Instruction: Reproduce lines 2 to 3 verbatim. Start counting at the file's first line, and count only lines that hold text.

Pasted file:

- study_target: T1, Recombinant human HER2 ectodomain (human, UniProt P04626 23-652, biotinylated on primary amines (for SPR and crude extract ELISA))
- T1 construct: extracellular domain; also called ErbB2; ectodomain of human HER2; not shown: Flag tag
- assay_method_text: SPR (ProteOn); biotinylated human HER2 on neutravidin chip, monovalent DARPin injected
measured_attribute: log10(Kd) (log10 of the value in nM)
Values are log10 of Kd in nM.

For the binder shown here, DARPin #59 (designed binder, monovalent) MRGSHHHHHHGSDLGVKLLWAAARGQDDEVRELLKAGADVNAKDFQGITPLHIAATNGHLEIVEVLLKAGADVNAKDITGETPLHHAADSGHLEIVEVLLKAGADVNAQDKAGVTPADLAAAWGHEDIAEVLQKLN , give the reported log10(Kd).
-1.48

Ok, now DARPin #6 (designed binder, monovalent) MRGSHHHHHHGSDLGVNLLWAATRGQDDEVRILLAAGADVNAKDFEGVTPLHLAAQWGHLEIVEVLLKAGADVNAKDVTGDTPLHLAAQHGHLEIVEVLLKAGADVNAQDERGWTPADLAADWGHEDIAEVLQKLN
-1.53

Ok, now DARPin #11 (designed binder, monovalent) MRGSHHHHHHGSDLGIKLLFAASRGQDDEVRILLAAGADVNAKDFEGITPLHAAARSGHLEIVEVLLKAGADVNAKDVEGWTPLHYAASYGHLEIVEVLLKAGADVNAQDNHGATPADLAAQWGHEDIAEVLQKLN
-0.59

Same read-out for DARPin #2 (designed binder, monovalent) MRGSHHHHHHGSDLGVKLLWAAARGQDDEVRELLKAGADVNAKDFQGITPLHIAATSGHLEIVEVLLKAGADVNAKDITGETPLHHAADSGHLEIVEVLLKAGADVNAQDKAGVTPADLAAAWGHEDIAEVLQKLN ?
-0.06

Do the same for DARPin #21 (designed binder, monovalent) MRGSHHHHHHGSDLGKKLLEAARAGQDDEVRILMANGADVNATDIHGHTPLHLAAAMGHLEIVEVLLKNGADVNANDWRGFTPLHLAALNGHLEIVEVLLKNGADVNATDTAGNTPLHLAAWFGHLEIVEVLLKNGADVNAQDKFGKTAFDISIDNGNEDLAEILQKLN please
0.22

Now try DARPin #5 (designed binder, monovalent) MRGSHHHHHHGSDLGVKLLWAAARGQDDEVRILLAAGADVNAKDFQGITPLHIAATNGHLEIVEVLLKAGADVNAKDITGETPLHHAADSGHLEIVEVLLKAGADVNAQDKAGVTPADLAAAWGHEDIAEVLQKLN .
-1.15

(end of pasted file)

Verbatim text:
- T1 construct: extracellular domain; also called ErbB2; ectodomain of human HER2; not shown: Flag tag
- assay_method_text: SPR (ProteOn); biotinylated human HER2 on neutravidin chip, monovalent DARPin injected